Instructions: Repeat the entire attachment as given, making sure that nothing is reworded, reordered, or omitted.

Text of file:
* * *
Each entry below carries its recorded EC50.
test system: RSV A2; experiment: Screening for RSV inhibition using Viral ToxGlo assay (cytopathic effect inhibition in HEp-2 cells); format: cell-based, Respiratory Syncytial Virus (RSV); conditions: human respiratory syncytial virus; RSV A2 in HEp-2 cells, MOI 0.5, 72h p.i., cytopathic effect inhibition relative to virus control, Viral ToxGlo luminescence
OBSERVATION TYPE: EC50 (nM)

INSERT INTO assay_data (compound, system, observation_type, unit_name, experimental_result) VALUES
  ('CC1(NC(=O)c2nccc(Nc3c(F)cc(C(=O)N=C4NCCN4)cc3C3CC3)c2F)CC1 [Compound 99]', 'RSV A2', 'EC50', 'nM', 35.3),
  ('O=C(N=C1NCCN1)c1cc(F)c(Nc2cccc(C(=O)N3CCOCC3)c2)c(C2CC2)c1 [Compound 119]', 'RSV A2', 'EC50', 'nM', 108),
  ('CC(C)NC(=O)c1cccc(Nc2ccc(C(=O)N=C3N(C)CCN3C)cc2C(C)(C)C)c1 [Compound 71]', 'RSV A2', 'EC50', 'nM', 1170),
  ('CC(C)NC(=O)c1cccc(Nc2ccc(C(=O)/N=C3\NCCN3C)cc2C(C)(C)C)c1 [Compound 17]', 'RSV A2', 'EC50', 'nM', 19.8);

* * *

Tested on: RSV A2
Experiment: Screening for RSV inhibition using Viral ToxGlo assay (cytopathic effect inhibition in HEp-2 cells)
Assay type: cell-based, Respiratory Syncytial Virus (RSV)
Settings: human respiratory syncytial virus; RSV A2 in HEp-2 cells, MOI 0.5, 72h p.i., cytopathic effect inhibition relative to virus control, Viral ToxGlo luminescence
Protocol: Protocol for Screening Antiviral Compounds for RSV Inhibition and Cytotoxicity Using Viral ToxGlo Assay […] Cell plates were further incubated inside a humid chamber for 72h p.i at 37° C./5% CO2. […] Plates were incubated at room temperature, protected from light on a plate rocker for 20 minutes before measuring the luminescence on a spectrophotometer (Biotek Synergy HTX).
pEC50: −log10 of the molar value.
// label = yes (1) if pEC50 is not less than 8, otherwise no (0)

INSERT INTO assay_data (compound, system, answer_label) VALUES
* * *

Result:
Each entry below carries its recorded EC50.
test system: RSV A2; experiment: Screening for RSV inhibition using Viral ToxGlo assay (cytopathic effect inhibition in HEp-2 cells); format: cell-based, Respiratory Syncytial Virus (RSV); conditions: human respiratory syncytial virus; RSV A2 in HEp-2 cells, MOI 0.5, 72h p.i., cytopathic effect inhibition relative to virus control, Viral ToxGlo luminescence
OBSERVATION TYPE: EC50 (nM)

INSERT INTO assay_data (compound, system, observation_type, unit_name, experimental_result) VALUES
  ('CC1(NC(=O)c2nccc(Nc3c(F)cc(C(=O)N=C4NCCN4)cc3C3CC3)c2F)CC1 [Compound 99]', 'RSV A2', 'EC50', 'nM', 35.3),
  ('O=C(N=C1NCCN1)c1cc(F)c(Nc2cccc(C(=O)N3CCOCC3)c2)c(C2CC2)c1 [Compound 119]', 'RSV A2', 'EC50', 'nM', 108),
  ('CC(C)NC(=O)c1cccc(Nc2ccc(C(=O)N=C3N(C)CCN3C)cc2C(C)(C)C)c1 [Compound 71]', 'RSV A2', 'EC50', 'nM', 1170),
  ('CC(C)NC(=O)c1cccc(Nc2ccc(C(=O)/N=C3\NCCN3C)cc2C(C)(C)C)c1 [Compound 17]', 'RSV A2', 'EC50', 'nM', 19.8);

* * *

Tested on: RSV A2
Experiment: Screening for RSV inhibition using Viral ToxGlo assay (cytopathic effect inhibition in HEp-2 cells)
Assay type: cell-based, Respiratory Syncytial Virus (RSV)
Settings: human respiratory syncytial virus; RSV A2 in HEp-2 cells, MOI 0.5, 72h p.i., cytopathic effect inhibition relative to virus control, Viral ToxGlo luminescence
Protocol: Protocol for Screening Antiviral Compounds for RSV Inhibition and Cytotoxicity Using Viral ToxGlo Assay […] Cell plates were further incubated inside a humid chamber for 72h p.i at 37° C./5% CO2. […] Plates were incubated at room temperature, protected from light on a plate rocker for 20 minutes before measuring the luminescence on a spectrophotometer (Biotek Synergy HTX).
pEC50: −log10 of the molar value.
// label = yes (1) if pEC50 is not less than 8, otherwise no (0)

INSERT INTO assay_data (compound, system, answer_label) VALUES